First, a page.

Photography questions and comments

We got some great comments and questions via twitter the last few weeks and I want to answer them all here. Remember to shoot us over any questions or what you would like to learn more about with your photography by commenting on any post or send us a message via twitter (http://twitter.com/digitalphotobuz).

Here are some of the great questions everyone had:

Is the “tabbed” layout I see in CS4 an option in CS3?
Unfortunately no, the “tabbed” layout of CS4 was a brand new feature to CS4. For those who don’t know about the tabbed feature it’s a way to organize all of your open windows in Photoshop and merge them into one window that is tabbed (kind of like most browsers now). CS3 doesn’t have anyway of merging your windows into one view.

Why use Lightroom instead of Photoshop? What’s the difference? Can’t I make the adjustments in Ps than Lr?
Speed is really the key to using Lightroom vs. Photoshop. For my workflow (and going through thousands of images per week) I need to be able to go through and do some adjustments to all images that I shoot in a quick way but still having a lot of control over the image. Lightroom lets me edit about 95% of what I shoot and then when I really need to do a lot of work to an image I will open it up in Photoshop. Since lightroom doesn’t have the concept of layers to a file it is somewhat limited but most of my shots don’t need a lot of layers to get the results I am looking for.

Lightroom is a full featured image editor, and with lightroom 2.0 and above you can even do localized adjustments to your photo.
For each shoot we import into lightroom and then can do many adjustments (the same type of adjustments as you can in photoshop just in a much faster method). Normally I will adjust exposure, shadows/highlights, brightness, contrast, and a few other things for each image and then save as a JPEG file. I can go through a few hundred images in just about 20 minutes so much faster than a photoshop workflow.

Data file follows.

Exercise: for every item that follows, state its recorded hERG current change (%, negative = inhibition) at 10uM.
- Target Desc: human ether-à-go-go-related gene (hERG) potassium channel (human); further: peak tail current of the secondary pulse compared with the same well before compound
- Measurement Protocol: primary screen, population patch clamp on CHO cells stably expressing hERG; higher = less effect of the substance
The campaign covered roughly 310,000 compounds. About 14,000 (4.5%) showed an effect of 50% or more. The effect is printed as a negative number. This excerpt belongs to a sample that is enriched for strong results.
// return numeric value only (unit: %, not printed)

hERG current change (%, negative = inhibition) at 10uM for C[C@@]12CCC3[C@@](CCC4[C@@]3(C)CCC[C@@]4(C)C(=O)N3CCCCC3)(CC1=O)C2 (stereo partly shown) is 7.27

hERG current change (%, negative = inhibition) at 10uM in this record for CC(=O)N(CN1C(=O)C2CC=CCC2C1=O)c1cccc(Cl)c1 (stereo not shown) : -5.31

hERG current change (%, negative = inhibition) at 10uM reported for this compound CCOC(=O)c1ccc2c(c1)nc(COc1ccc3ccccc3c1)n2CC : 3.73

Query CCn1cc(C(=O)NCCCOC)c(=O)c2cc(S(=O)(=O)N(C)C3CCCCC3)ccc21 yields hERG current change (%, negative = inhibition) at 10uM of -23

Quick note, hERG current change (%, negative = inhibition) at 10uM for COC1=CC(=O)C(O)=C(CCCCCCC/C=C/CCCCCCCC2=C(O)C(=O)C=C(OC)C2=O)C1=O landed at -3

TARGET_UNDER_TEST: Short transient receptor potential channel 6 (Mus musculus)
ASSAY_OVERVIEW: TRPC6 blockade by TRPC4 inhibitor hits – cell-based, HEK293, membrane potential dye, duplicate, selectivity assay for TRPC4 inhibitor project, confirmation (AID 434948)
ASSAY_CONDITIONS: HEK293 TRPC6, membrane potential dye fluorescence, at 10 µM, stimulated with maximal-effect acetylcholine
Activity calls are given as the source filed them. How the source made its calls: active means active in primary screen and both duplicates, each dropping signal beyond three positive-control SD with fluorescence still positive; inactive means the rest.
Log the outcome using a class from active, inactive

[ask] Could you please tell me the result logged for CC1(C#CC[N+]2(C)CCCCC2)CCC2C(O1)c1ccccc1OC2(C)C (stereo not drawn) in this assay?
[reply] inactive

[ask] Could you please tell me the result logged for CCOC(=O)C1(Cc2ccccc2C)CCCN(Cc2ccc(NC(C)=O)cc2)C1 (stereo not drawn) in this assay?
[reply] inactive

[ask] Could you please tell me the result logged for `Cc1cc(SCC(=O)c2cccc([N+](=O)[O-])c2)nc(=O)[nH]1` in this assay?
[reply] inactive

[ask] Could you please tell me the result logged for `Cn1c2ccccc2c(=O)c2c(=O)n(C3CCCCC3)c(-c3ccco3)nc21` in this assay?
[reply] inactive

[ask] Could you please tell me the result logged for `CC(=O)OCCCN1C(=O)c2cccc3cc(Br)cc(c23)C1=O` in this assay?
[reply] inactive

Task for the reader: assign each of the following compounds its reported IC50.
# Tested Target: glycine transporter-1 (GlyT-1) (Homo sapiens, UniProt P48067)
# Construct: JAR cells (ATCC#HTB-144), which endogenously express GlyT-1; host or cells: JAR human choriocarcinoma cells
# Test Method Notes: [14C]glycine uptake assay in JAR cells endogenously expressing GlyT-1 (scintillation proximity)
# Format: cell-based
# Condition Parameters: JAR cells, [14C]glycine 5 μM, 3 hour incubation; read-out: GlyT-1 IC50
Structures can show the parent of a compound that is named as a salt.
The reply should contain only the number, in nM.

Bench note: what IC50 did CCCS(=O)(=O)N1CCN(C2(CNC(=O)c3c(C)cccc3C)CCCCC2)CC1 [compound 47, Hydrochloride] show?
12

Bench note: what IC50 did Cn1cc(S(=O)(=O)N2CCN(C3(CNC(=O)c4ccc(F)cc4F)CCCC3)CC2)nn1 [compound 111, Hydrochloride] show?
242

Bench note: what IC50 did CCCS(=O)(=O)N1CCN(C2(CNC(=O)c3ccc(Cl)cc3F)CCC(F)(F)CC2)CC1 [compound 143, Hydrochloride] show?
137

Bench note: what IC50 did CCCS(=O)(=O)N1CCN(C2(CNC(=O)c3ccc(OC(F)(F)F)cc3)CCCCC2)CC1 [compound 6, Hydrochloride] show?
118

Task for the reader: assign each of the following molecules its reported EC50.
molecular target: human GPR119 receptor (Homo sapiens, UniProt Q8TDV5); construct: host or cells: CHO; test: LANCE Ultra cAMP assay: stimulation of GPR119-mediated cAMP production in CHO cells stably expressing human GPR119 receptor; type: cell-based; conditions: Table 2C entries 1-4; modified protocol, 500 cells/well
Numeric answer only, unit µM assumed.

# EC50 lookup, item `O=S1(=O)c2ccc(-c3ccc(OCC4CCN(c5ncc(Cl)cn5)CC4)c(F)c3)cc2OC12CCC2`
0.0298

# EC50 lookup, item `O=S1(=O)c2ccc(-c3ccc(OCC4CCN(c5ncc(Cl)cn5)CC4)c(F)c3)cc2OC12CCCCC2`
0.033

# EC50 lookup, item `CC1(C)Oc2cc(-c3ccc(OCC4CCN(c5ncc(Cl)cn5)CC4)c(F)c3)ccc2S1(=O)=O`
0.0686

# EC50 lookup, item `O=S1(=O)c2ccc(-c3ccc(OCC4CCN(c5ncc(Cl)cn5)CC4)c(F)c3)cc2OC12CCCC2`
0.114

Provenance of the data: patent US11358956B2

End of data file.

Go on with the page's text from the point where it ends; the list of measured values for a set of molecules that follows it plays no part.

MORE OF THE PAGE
Here are some of the main features of lightroom 2:

  • Enhance specific areas of a photo, or precisely adjust overall color, exposure, and tonal range nondestructively
  • Automatically import, rename, and sort your entire shoot; find your photos quickly with powerful yet flexible sorting, selecting, and organizational tools
  • Present your work in dynamic slide shows, interactive web galleries, and a variety of flexible print templates; easily upload your photos to popular online photo-sharing sites
  • Every change you make to an image is automatically tracked, so you can return to any state with a single click
  • Also check out a great video on Lightroom’s develop module:


      
    Is it possible to add blur to a certain zone in a picture using lightroom 2.5? Like using a mask or a layer in Photoshop?
    You can do localized adjustments in lightroom 2.5 like using a mask in Photoshop. Most of the local adjustments you will do are with exposure, if you want to lighten or darken a certain part of an image Lightroom’s adjustment brush really works great. Lightroom’s adjustment brush basically lets you paint in a mask on the photo so you can make changes to just one specific part of the image and not effect the rest of the photo. Here are the different things you can adjust with the adjustment brush:

  • Exposure
  • Brightness
  • Contrast
  • Saturation
  • Clarity
  • Sharpness
  • There isn’t a blur tool in Lightroom so if you want to blur out a certain area of a image I would still use Photoshop to have the most control. One way to get a similar effect in lightroom is to use the adjustment brush and move the clarity down real low which will in turn blur out the image. Here is a photo where I used the adjustment brush to paint around the edges of the image. Then I moved the Clarity slider in the adjustment brush menu down to 0. Here is the before and after photo:
    lightroom adjustment brush for blurlightroom adjustment brush for blur

    There are a few more great questions that came in that we will answer soon!

    — Mark

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    Author: Mark

    Mark is a fine art wedding and portrait photographer from Northern California. He has been passionate about photography since childhood and started his studio 12 years ago to bring a fresh style of photography to the wedding and portrait world.

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